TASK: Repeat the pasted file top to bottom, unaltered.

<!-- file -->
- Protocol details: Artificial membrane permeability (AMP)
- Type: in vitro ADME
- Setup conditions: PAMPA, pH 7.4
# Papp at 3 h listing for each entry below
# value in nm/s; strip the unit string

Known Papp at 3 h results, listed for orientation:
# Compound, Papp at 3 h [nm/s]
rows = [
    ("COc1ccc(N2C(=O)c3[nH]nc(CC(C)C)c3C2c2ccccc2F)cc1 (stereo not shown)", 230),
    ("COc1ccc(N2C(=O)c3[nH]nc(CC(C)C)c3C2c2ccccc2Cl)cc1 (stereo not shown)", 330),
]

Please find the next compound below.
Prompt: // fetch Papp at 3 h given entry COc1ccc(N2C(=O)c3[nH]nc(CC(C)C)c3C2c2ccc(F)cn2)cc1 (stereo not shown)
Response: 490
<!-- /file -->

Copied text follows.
- Protocol details: Artificial membrane permeability (AMP)
- Type: in vitro ADME
- Setup conditions: PAMPA, pH 7.4
# Papp at 3 h listing for each entry below
# value in nm/s; strip the unit string

Known Papp at 3 h results, listed for orientation:
# Compound, Papp at 3 h [nm/s]
rows = [
    ("COc1ccc(N2C(=O)c3[nH]nc(CC(C)C)c3C2c2ccccc2F)cc1 (stereo not shown)", 230),
    ("COc1ccc(N2C(=O)c3[nH]nc(CC(C)C)c3C2c2ccccc2Cl)cc1 (stereo not shown)", 330),
]

Please find the next compound below.
Prompt: // fetch Papp at 3 h given entry COc1ccc(N2C(=O)c3[nH]nc(CC(C)C)c3C2c2ccc(F)cn2)cc1 (stereo not shown)
Response: 490